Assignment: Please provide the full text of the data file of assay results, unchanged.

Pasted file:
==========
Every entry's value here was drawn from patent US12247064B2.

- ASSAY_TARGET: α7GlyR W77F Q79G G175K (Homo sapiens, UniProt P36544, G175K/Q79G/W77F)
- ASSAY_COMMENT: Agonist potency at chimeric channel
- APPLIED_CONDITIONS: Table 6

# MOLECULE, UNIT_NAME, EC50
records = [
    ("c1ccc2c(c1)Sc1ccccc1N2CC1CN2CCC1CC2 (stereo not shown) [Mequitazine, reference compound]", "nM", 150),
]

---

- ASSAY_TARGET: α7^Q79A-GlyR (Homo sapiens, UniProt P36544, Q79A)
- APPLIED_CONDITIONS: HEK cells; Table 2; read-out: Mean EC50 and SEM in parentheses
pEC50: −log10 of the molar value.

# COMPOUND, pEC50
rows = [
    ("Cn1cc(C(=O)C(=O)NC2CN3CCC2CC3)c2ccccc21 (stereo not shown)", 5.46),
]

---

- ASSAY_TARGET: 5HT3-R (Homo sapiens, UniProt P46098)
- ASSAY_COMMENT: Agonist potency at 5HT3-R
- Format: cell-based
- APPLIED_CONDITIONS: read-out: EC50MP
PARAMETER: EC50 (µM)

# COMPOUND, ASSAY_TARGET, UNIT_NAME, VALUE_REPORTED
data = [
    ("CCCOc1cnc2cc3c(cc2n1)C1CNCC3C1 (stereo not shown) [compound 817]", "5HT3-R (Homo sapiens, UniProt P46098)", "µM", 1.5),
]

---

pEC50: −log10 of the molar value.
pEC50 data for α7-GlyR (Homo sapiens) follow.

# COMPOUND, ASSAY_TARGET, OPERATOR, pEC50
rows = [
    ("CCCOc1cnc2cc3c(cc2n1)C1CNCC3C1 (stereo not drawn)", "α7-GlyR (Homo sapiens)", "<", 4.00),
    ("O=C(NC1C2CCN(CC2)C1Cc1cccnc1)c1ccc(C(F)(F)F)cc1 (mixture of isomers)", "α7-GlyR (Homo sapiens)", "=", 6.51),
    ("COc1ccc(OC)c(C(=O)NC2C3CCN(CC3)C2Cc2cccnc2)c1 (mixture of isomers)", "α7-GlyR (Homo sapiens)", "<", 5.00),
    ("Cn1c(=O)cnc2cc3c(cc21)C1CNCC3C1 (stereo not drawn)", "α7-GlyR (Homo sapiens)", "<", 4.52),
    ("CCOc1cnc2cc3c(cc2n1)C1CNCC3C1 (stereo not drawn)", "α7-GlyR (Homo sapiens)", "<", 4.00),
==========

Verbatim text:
Every entry's value here was drawn from patent US12247064B2.

- ASSAY_TARGET: α7GlyR W77F Q79G G175K (Homo sapiens, UniProt P36544, G175K/Q79G/W77F)
- ASSAY_COMMENT: Agonist potency at chimeric channel
- APPLIED_CONDITIONS: Table 6

# MOLECULE, UNIT_NAME, EC50
records = [
    ("c1ccc2c(c1)Sc1ccccc1N2CC1CN2CCC1CC2 (stereo not shown) [Mequitazine, reference compound]", "nM", 150),
]

---

- ASSAY_TARGET: α7^Q79A-GlyR (Homo sapiens, UniProt P36544, Q79A)
- APPLIED_CONDITIONS: HEK cells; Table 2; read-out: Mean EC50 and SEM in parentheses
pEC50: −log10 of the molar value.

# COMPOUND, pEC50
rows = [
    ("Cn1cc(C(=O)C(=O)NC2CN3CCC2CC3)c2ccccc21 (stereo not shown)", 5.46),
]

---

- ASSAY_TARGET: 5HT3-R (Homo sapiens, UniProt P46098)
- ASSAY_COMMENT: Agonist potency at 5HT3-R
- Format: cell-based
- APPLIED_CONDITIONS: read-out: EC50MP
PARAMETER: EC50 (µM)

# COMPOUND, ASSAY_TARGET, UNIT_NAME, VALUE_REPORTED
data = [
    ("CCCOc1cnc2cc3c(cc2n1)C1CNCC3C1 (stereo not shown) [compound 817]", "5HT3-R (Homo sapiens, UniProt P46098)", "µM", 1.5),
]

---

pEC50: −log10 of the molar value.
pEC50 data for α7-GlyR (Homo sapiens) follow.

# COMPOUND, ASSAY_TARGET, OPERATOR, pEC50
rows = [
    ("CCCOc1cnc2cc3c(cc2n1)C1CNCC3C1 (stereo not drawn)", "α7-GlyR (Homo sapiens)", "<", 4.00),
    ("O=C(NC1C2CCN(CC2)C1Cc1cccnc1)c1ccc(C(F)(F)F)cc1 (mixture of isomers)", "α7-GlyR (Homo sapiens)", "=", 6.51),
    ("COc1ccc(OC)c(C(=O)NC2C3CCN(CC3)C2Cc2cccnc2)c1 (mixture of isomers)", "α7-GlyR (Homo sapiens)", "<", 5.00),
    ("Cn1c(=O)cnc2cc3c(cc21)C1CNCC3C1 (stereo not drawn)", "α7-GlyR (Homo sapiens)", "<", 4.52),
    ("CCOc1cnc2cc3c(cc2n1)C1CNCC3C1 (stereo not drawn)", "α7-GlyR (Homo sapiens)", "<", 4.00),